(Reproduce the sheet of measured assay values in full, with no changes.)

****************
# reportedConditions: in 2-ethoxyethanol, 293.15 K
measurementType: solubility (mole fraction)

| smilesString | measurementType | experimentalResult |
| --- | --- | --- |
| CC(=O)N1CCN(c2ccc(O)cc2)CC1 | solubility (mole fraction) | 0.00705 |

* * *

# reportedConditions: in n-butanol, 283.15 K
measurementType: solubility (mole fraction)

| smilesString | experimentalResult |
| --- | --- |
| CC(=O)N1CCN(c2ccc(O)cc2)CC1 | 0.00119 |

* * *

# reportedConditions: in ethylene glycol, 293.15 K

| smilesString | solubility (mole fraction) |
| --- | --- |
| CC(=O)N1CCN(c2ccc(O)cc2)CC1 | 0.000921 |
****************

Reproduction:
# reportedConditions: in 2-ethoxyethanol, 293.15 K
measurementType: solubility (mole fraction)

| smilesString | measurementType | experimentalResult |
| --- | --- | --- |
| CC(=O)N1CCN(c2ccc(O)cc2)CC1 | solubility (mole fraction) | 0.00705 |

* * *

# reportedConditions: in n-butanol, 283.15 K
measurementType: solubility (mole fraction)

| smilesString | experimentalResult |
| --- | --- |
| CC(=O)N1CCN(c2ccc(O)cc2)CC1 | 0.00119 |

* * *

# reportedConditions: in ethylene glycol, 293.15 K

| smilesString | solubility (mole fraction) |
| --- | --- |
| CC(=O)N1CCN(c2ccc(O)cc2)CC1 | 0.000921 |